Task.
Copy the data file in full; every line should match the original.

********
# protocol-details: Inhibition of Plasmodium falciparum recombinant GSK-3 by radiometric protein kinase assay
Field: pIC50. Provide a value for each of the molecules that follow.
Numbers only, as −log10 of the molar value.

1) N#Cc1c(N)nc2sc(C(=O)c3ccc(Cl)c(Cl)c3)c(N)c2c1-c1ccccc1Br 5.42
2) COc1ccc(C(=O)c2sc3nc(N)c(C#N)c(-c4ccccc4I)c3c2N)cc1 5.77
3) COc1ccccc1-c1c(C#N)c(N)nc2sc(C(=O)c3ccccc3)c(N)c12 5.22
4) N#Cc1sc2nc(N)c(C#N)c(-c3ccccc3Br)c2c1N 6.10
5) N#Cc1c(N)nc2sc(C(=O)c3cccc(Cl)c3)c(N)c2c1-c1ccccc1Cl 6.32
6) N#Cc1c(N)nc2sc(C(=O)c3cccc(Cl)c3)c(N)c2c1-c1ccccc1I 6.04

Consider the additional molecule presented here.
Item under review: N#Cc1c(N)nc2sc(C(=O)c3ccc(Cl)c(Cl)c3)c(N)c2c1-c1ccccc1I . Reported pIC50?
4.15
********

# protocol-details: Inhibition of Plasmodium falciparum recombinant GSK-3 by radiometric protein kinase assay
Field: pIC50. Provide a value for each of the molecules that follow.
Numbers only, as −log10 of the molar value.

1) N#Cc1c(N)nc2sc(C(=O)c3ccc(Cl)c(Cl)c3)c(N)c2c1-c1ccccc1Br 5.42
2) COc1ccc(C(=O)c2sc3nc(N)c(C#N)c(-c4ccccc4I)c3c2N)cc1 5.77
3) COc1ccccc1-c1c(C#N)c(N)nc2sc(C(=O)c3ccccc3)c(N)c12 5.22
4) N#Cc1sc2nc(N)c(C#N)c(-c3ccccc3Br)c2c1N 6.10
5) N#Cc1c(N)nc2sc(C(=O)c3cccc(Cl)c3)c(N)c2c1-c1ccccc1Cl 6.32
6) N#Cc1c(N)nc2sc(C(=O)c3cccc(Cl)c3)c(N)c2c1-c1ccccc1I 6.04

Consider the additional molecule presented here.
Item under review: N#Cc1c(N)nc2sc(C(=O)c3ccc(Cl)c(Cl)c3)c(N)c2c1-c1ccccc1I . Reported pIC50?
4.15